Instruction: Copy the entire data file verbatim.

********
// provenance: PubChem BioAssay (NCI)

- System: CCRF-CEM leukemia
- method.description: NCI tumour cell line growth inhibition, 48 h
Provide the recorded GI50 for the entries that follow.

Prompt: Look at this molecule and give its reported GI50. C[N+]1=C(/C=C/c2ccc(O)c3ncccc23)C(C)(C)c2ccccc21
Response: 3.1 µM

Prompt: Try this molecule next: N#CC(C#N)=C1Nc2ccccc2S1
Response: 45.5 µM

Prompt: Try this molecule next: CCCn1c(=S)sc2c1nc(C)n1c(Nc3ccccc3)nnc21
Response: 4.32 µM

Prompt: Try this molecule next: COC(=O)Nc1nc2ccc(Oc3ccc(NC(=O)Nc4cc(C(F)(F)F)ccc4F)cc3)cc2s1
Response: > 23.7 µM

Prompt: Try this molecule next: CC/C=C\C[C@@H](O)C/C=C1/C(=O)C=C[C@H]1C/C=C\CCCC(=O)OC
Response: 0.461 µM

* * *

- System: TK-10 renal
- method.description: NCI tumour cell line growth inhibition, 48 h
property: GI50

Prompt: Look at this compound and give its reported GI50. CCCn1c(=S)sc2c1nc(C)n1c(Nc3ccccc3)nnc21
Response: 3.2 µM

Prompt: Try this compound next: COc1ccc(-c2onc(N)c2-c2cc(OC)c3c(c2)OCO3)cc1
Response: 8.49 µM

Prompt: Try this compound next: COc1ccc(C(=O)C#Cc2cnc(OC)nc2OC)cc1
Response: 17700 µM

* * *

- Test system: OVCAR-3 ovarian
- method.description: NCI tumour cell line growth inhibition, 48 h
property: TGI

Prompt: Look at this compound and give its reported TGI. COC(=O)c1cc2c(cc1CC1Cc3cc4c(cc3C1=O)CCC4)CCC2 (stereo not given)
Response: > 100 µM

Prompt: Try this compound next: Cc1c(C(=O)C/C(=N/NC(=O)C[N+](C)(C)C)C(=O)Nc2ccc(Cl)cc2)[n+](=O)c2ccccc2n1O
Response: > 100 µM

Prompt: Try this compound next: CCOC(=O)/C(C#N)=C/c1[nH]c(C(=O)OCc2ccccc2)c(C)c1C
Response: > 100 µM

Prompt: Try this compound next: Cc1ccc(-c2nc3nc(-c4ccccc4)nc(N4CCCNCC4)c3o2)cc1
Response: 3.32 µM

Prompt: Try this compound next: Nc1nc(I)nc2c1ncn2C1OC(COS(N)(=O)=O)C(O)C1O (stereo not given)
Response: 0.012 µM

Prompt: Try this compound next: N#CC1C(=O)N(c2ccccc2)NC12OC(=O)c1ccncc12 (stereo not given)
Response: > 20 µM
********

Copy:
// provenance: PubChem BioAssay (NCI)

- System: CCRF-CEM leukemia
- method.description: NCI tumour cell line growth inhibition, 48 h
Provide the recorded GI50 for the entries that follow.

Prompt: Look at this molecule and give its reported GI50. C[N+]1=C(/C=C/c2ccc(O)c3ncccc23)C(C)(C)c2ccccc21
Response: 3.1 µM

Prompt: Try this molecule next: N#CC(C#N)=C1Nc2ccccc2S1
Response: 45.5 µM

Prompt: Try this molecule next: CCCn1c(=S)sc2c1nc(C)n1c(Nc3ccccc3)nnc21
Response: 4.32 µM

Prompt: Try this molecule next: COC(=O)Nc1nc2ccc(Oc3ccc(NC(=O)Nc4cc(C(F)(F)F)ccc4F)cc3)cc2s1
Response: > 23.7 µM

Prompt: Try this molecule next: CC/C=C\C[C@@H](O)C/C=C1/C(=O)C=C[C@H]1C/C=C\CCCC(=O)OC
Response: 0.461 µM

* * *

- System: TK-10 renal
- method.description: NCI tumour cell line growth inhibition, 48 h
property: GI50

Prompt: Look at this compound and give its reported GI50. CCCn1c(=S)sc2c1nc(C)n1c(Nc3ccccc3)nnc21
Response: 3.2 µM

Prompt: Try this compound next: COc1ccc(-c2onc(N)c2-c2cc(OC)c3c(c2)OCO3)cc1
Response: 8.49 µM

Prompt: Try this compound next: COc1ccc(C(=O)C#Cc2cnc(OC)nc2OC)cc1
Response: 17700 µM

* * *

- Test system: OVCAR-3 ovarian
- method.description: NCI tumour cell line growth inhibition, 48 h
property: TGI

Prompt: Look at this compound and give its reported TGI. COC(=O)c1cc2c(cc1CC1Cc3cc4c(cc3C1=O)CCC4)CCC2 (stereo not given)
Response: > 100 µM

Prompt: Try this compound next: Cc1c(C(=O)C/C(=N/NC(=O)C[N+](C)(C)C)C(=O)Nc2ccc(Cl)cc2)[n+](=O)c2ccccc2n1O
Response: > 100 µM

Prompt: Try this compound next: CCOC(=O)/C(C#N)=C/c1[nH]c(C(=O)OCc2ccccc2)c(C)c1C
Response: > 100 µM

Prompt: Try this compound next: Cc1ccc(-c2nc3nc(-c4ccccc4)nc(N4CCCNCC4)c3o2)cc1
Response: 3.32 µM

Prompt: Try this compound next: Nc1nc(I)nc2c1ncn2C1OC(COS(N)(=O)=O)C(O)C1O (stereo not given)
Response: 0.012 µM

Prompt: Try this compound next: N#CC1C(=O)N(c2ccccc2)NC12OC(=O)c1ccncc12 (stereo not given)
Response: > 20 µM